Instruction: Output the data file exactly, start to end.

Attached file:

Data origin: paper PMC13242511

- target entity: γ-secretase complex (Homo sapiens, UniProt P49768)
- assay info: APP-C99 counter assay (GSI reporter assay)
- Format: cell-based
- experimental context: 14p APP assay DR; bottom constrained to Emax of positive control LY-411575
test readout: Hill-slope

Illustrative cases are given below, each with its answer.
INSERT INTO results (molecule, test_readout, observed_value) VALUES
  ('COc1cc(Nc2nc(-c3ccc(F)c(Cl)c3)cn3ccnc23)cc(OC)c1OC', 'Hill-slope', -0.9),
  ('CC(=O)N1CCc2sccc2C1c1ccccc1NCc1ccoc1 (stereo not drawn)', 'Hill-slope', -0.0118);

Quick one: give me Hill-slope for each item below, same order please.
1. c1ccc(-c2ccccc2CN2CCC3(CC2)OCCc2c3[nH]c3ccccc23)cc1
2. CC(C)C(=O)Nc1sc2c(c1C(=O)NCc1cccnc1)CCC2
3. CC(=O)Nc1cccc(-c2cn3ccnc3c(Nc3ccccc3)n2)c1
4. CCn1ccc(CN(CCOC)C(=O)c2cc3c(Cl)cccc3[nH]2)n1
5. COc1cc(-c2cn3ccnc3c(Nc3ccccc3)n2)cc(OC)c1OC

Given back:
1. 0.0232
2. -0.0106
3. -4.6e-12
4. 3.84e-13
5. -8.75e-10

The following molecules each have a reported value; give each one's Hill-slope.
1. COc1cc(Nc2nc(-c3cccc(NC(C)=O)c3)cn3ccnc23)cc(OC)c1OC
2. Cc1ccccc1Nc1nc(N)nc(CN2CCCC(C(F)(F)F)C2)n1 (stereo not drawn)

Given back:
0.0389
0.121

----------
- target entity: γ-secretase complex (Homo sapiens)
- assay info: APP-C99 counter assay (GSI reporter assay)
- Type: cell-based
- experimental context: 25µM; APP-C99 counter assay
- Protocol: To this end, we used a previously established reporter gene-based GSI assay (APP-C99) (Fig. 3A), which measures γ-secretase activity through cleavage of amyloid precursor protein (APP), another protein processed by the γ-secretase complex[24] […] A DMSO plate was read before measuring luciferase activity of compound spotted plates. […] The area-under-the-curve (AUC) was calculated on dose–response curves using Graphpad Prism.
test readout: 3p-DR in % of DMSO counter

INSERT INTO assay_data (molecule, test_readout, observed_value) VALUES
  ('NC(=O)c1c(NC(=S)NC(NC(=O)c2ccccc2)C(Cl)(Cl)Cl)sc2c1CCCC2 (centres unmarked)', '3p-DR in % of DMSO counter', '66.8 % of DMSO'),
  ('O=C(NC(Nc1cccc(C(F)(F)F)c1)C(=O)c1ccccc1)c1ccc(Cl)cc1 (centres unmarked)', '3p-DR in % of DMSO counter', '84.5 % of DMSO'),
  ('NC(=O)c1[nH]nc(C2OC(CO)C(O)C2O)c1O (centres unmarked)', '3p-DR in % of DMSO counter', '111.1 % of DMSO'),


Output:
Data origin: paper PMC13242511

- target entity: γ-secretase complex (Homo sapiens, UniProt P49768)
- assay info: APP-C99 counter assay (GSI reporter assay)
- Format: cell-based
- experimental context: 14p APP assay DR; bottom constrained to Emax of positive control LY-411575
test readout: Hill-slope

Illustrative cases are given below, each with its answer.
INSERT INTO results (molecule, test_readout, observed_value) VALUES
  ('COc1cc(Nc2nc(-c3ccc(F)c(Cl)c3)cn3ccnc23)cc(OC)c1OC', 'Hill-slope', -0.9),
  ('CC(=O)N1CCc2sccc2C1c1ccccc1NCc1ccoc1 (stereo not drawn)', 'Hill-slope', -0.0118);

Quick one: give me Hill-slope for each item below, same order please.
1. c1ccc(-c2ccccc2CN2CCC3(CC2)OCCc2c3[nH]c3ccccc23)cc1
2. CC(C)C(=O)Nc1sc2c(c1C(=O)NCc1cccnc1)CCC2
3. CC(=O)Nc1cccc(-c2cn3ccnc3c(Nc3ccccc3)n2)c1
4. CCn1ccc(CN(CCOC)C(=O)c2cc3c(Cl)cccc3[nH]2)n1
5. COc1cc(-c2cn3ccnc3c(Nc3ccccc3)n2)cc(OC)c1OC

Given back:
1. 0.0232
2. -0.0106
3. -4.6e-12
4. 3.84e-13
5. -8.75e-10

The following molecules each have a reported value; give each one's Hill-slope.
1. COc1cc(Nc2nc(-c3cccc(NC(C)=O)c3)cn3ccnc23)cc(OC)c1OC
2. Cc1ccccc1Nc1nc(N)nc(CN2CCCC(C(F)(F)F)C2)n1 (stereo not drawn)

Given back:
0.0389
0.121

----------
- target entity: γ-secretase complex (Homo sapiens)
- assay info: APP-C99 counter assay (GSI reporter assay)
- Type: cell-based
- experimental context: 25µM; APP-C99 counter assay
- Protocol: To this end, we used a previously established reporter gene-based GSI assay (APP-C99) (Fig. 3A), which measures γ-secretase activity through cleavage of amyloid precursor protein (APP), another protein processed by the γ-secretase complex[24] […] A DMSO plate was read before measuring luciferase activity of compound spotted plates. […] The area-under-the-curve (AUC) was calculated on dose–response curves using Graphpad Prism.
test readout: 3p-DR in % of DMSO counter

INSERT INTO assay_data (molecule, test_readout, observed_value) VALUES
  ('NC(=O)c1c(NC(=S)NC(NC(=O)c2ccccc2)C(Cl)(Cl)Cl)sc2c1CCCC2 (centres unmarked)', '3p-DR in % of DMSO counter', '66.8 % of DMSO'),
  ('O=C(NC(Nc1cccc(C(F)(F)F)c1)C(=O)c1ccccc1)c1ccc(Cl)cc1 (centres unmarked)', '3p-DR in % of DMSO counter', '84.5 % of DMSO'),
  ('NC(=O)c1[nH]nc(C2OC(CO)C(O)C2O)c1O (centres unmarked)', '3p-DR in % of DMSO counter', '111.1 % of DMSO'),